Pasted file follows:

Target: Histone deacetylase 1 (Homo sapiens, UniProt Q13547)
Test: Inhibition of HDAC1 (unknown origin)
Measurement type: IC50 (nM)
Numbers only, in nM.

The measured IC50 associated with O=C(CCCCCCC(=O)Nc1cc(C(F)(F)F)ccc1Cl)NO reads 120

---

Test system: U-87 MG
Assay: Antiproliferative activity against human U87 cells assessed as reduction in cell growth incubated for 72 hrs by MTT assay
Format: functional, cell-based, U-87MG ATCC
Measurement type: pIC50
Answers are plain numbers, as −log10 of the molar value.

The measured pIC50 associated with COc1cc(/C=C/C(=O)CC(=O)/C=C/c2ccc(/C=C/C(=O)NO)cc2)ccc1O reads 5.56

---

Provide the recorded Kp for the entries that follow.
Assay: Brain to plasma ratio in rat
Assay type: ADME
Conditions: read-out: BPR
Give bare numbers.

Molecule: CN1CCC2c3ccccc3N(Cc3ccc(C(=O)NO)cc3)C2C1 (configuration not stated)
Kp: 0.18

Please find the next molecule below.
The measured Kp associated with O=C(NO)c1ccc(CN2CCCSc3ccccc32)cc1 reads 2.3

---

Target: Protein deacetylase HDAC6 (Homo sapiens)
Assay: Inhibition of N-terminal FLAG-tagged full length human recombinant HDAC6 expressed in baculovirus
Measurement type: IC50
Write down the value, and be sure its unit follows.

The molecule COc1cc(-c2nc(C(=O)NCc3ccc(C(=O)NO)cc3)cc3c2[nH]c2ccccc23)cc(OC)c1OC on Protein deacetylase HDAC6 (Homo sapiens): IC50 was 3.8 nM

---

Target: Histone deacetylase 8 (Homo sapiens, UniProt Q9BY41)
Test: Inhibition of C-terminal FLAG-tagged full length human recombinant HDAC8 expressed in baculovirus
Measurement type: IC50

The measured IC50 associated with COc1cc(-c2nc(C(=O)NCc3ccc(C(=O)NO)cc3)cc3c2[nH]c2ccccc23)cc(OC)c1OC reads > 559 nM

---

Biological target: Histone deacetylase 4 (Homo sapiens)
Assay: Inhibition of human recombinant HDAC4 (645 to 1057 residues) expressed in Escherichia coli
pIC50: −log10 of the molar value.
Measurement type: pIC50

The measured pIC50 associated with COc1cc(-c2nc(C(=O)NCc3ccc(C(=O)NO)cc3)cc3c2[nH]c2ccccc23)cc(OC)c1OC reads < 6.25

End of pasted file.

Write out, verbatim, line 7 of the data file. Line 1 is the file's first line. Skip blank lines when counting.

Test system: U-87 MG